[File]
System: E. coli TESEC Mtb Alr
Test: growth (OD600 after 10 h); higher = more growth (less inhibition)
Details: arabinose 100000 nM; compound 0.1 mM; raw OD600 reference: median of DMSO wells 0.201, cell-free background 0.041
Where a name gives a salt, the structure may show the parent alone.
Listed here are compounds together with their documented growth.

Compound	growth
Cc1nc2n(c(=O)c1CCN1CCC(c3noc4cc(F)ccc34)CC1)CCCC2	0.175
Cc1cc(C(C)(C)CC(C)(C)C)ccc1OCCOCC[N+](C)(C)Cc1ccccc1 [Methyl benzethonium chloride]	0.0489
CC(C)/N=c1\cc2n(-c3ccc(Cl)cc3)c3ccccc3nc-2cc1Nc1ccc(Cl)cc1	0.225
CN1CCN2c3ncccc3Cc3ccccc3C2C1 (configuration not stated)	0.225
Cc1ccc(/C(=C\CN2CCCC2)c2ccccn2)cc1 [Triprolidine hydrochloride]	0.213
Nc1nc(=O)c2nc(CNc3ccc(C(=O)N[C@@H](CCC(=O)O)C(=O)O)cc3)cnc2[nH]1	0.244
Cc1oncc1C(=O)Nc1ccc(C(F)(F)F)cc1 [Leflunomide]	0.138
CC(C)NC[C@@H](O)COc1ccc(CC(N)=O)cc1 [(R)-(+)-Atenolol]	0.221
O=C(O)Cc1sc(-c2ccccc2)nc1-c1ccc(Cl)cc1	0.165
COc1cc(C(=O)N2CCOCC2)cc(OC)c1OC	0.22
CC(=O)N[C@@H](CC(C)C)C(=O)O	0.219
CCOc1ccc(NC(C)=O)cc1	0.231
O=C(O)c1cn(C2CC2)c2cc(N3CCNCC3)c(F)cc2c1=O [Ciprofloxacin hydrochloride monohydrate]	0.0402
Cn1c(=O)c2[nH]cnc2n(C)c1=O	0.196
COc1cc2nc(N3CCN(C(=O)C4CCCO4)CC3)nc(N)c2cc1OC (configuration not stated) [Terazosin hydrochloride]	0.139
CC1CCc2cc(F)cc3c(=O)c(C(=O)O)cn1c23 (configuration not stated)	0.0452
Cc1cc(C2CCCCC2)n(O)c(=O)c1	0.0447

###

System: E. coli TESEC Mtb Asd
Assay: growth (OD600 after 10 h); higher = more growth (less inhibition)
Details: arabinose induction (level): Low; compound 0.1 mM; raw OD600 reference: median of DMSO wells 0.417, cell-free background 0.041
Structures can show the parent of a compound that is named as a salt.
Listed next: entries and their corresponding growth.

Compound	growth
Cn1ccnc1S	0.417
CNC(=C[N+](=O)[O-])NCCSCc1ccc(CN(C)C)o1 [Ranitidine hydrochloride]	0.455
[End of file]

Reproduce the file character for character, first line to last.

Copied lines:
System: E. coli TESEC Mtb Alr
Test: growth (OD600 after 10 h); higher = more growth (less inhibition)
Details: arabinose 100000 nM; compound 0.1 mM; raw OD600 reference: median of DMSO wells 0.201, cell-free background 0.041
Where a name gives a salt, the structure may show the parent alone.
Listed here are compounds together with their documented growth.

Compound	growth
Cc1nc2n(c(=O)c1CCN1CCC(c3noc4cc(F)ccc34)CC1)CCCC2	0.175
Cc1cc(C(C)(C)CC(C)(C)C)ccc1OCCOCC[N+](C)(C)Cc1ccccc1 [Methyl benzethonium chloride]	0.0489
CC(C)/N=c1\cc2n(-c3ccc(Cl)cc3)c3ccccc3nc-2cc1Nc1ccc(Cl)cc1	0.225
CN1CCN2c3ncccc3Cc3ccccc3C2C1 (configuration not stated)	0.225
Cc1ccc(/C(=C\CN2CCCC2)c2ccccn2)cc1 [Triprolidine hydrochloride]	0.213
Nc1nc(=O)c2nc(CNc3ccc(C(=O)N[C@@H](CCC(=O)O)C(=O)O)cc3)cnc2[nH]1	0.244
Cc1oncc1C(=O)Nc1ccc(C(F)(F)F)cc1 [Leflunomide]	0.138
CC(C)NC[C@@H](O)COc1ccc(CC(N)=O)cc1 [(R)-(+)-Atenolol]	0.221
O=C(O)Cc1sc(-c2ccccc2)nc1-c1ccc(Cl)cc1	0.165
COc1cc(C(=O)N2CCOCC2)cc(OC)c1OC	0.22
CC(=O)N[C@@H](CC(C)C)C(=O)O	0.219
CCOc1ccc(NC(C)=O)cc1	0.231
O=C(O)c1cn(C2CC2)c2cc(N3CCNCC3)c(F)cc2c1=O [Ciprofloxacin hydrochloride monohydrate]	0.0402
Cn1c(=O)c2[nH]cnc2n(C)c1=O	0.196
COc1cc2nc(N3CCN(C(=O)C4CCCO4)CC3)nc(N)c2cc1OC (configuration not stated) [Terazosin hydrochloride]	0.139
CC1CCc2cc(F)cc3c(=O)c(C(=O)O)cn1c23 (configuration not stated)	0.0452
Cc1cc(C2CCCCC2)n(O)c(=O)c1	0.0447

###

System: E. coli TESEC Mtb Asd
Assay: growth (OD600 after 10 h); higher = more growth (less inhibition)
Details: arabinose induction (level): Low; compound 0.1 mM; raw OD600 reference: median of DMSO wells 0.417, cell-free background 0.041
Structures can show the parent of a compound that is named as a salt.
Listed next: entries and their corresponding growth.

Compound	growth
Cn1ccnc1S	0.417
CNC(=C[N+](=O)[O-])NCCSCc1ccc(CN(C)C)o1 [Ranitidine hydrochloride]	0.455